Most of the characters with long histories in comic books that Perlman was drawn to were also not the easiest ones to translate to a mainstream film. Forget about Rocket Raccoon–Chris Pratt’s character, Star-Lord, was originally conceived as “an astronaut who has, like, a brush with God while he’s up in space.” Part of Perlman’s job was simplifying the concept of a character like Star-Lord into something that made sense to contemporary audiences.
That was a unique challenge with a character like Star-Lord, who was created by writer Steve Englehart in 1976 to “tie into [his] then-new interest in astrology,” Englehart wrote in a 2010 blog post: Star-Lord was an astronaut named Peter Quill who was to go “from being an unpleasant, introverted jerk to the most cosmic being in the universe,” but Englehart left Marvel before Quill’s transformation. (There’s speculation that the character’s first and last name are both intentionally euphemisms for “penis.”) It’s not exactly a promising start for the primary protagonist in a blockbuster film–so Perlman threw it all out.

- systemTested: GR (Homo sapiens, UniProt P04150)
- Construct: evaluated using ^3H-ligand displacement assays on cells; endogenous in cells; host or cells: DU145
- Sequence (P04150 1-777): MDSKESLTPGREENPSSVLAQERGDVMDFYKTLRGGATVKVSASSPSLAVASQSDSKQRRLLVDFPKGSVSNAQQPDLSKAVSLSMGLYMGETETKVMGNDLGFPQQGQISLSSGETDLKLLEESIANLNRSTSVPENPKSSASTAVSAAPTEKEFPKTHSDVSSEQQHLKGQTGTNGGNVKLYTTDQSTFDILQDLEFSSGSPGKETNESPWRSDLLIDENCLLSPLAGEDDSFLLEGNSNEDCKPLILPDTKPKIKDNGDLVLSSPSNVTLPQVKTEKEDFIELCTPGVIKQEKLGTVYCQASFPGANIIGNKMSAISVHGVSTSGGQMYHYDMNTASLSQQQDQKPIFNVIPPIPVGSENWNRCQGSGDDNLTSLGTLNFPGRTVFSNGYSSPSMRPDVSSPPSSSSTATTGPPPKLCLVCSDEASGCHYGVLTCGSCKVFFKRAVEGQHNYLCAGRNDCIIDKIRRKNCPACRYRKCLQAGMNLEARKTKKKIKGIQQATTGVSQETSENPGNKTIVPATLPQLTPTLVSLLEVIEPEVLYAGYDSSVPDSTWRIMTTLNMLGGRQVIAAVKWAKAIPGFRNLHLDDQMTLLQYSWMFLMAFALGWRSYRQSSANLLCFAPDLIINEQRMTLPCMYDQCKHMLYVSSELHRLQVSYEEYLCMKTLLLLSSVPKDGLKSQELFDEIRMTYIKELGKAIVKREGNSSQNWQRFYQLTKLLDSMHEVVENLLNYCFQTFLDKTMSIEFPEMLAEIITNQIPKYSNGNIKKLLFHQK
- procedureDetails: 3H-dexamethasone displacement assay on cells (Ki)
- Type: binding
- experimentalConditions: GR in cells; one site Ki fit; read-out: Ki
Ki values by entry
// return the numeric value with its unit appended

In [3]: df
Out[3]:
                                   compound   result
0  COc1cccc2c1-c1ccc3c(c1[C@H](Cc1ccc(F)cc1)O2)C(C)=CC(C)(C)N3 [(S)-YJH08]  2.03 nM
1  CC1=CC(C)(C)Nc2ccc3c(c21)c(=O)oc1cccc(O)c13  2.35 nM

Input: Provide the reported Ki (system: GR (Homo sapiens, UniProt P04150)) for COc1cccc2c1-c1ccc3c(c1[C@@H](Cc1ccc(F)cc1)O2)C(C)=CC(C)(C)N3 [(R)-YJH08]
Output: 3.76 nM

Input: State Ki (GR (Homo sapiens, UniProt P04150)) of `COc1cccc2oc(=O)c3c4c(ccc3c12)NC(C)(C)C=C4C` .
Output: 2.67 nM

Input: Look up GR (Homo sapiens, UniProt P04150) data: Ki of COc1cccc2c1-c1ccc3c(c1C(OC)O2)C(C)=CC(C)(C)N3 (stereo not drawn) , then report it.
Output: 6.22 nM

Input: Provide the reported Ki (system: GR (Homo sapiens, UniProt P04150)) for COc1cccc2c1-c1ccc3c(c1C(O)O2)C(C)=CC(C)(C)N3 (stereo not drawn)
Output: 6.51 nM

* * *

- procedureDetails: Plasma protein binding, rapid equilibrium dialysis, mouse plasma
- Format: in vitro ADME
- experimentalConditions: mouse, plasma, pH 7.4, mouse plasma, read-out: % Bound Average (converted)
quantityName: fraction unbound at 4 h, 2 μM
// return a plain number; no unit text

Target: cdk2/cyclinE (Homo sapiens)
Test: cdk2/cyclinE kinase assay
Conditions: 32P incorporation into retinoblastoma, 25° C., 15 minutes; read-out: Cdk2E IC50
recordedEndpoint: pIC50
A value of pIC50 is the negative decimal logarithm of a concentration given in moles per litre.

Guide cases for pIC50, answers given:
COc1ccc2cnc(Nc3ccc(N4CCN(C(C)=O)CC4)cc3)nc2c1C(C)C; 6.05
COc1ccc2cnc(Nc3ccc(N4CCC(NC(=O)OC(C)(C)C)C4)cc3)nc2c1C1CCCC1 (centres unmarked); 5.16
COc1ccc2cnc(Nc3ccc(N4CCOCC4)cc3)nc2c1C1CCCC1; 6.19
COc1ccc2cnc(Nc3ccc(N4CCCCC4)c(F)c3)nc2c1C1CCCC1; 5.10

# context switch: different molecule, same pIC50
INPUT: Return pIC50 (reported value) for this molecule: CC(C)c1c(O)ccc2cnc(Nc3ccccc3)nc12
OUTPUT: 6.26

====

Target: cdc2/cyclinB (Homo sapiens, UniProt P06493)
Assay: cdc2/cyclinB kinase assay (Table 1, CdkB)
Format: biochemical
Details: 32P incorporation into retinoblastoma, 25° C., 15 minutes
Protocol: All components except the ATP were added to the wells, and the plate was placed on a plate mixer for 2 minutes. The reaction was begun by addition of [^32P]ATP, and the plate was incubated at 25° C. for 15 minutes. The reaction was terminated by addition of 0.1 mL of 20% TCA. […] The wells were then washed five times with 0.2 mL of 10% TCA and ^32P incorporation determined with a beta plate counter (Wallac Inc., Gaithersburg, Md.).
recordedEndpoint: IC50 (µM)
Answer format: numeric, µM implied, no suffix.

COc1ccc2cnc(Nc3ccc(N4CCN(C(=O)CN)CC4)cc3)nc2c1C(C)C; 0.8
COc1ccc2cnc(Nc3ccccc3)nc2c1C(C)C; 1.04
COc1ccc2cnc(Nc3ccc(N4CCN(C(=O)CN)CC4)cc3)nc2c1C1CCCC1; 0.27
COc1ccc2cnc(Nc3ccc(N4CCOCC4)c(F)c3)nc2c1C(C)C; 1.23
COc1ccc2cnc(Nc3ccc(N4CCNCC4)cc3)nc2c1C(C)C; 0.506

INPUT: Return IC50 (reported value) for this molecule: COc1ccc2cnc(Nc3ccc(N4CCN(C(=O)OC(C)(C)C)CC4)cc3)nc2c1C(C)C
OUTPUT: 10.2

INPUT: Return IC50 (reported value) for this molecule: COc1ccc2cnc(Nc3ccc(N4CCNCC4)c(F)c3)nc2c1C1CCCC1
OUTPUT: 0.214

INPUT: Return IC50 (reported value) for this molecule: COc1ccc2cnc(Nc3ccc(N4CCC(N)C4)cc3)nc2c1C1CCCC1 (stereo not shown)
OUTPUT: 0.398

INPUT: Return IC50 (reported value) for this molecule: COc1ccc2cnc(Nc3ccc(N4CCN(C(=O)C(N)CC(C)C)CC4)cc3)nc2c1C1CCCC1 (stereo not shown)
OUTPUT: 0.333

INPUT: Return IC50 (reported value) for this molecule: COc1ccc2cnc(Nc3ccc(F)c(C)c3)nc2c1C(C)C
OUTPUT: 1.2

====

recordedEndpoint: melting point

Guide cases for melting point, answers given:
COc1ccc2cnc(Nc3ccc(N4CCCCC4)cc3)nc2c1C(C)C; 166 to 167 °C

“We redid Peter Quill’s background, and a lot of it, we just had to simplify,” she says. Comics readers who might raise a stink–however many loyalists there are to Englehart’s 1976 version of Star-Lord–aren’t in a position to point to the “true” origin of Peter Quill anymore, though–Marvel discarded the previous origin in the Guardians of the Galaxy ongoing comics series launched in early 2013.
Marvel is clearly invested in making Perlman’s version of Guardians of the Galaxy work on the page, as well as on the screen–which is why they turned the comics property over to some of the medium’s heaviest hitters, in longtime Avengers and Ultimate Spider-Man writer Brian Michael Bendis and Neil Gaiman (who is credited in issues early on in the run as a “story consultant”). That’s exciting for Perlman. “Once they were leaning toward making the movie, they had a lot of conversations with [Marvel Chief Creative Officer] Joe Quesada and the creative committee about how the movie would impact the comics,” Perlman recalls. “The Peter Quill origin story is referenced in later comics because of the screenplay that I wrote, and the idea of how Quill came to be in space. It’s cool–it’s kind of like a ripple. You drop a pebble in, and the ripple goes out and affects all these different things, and it’s fun to see how the decision to use or not use a certain character is going to ripple out.”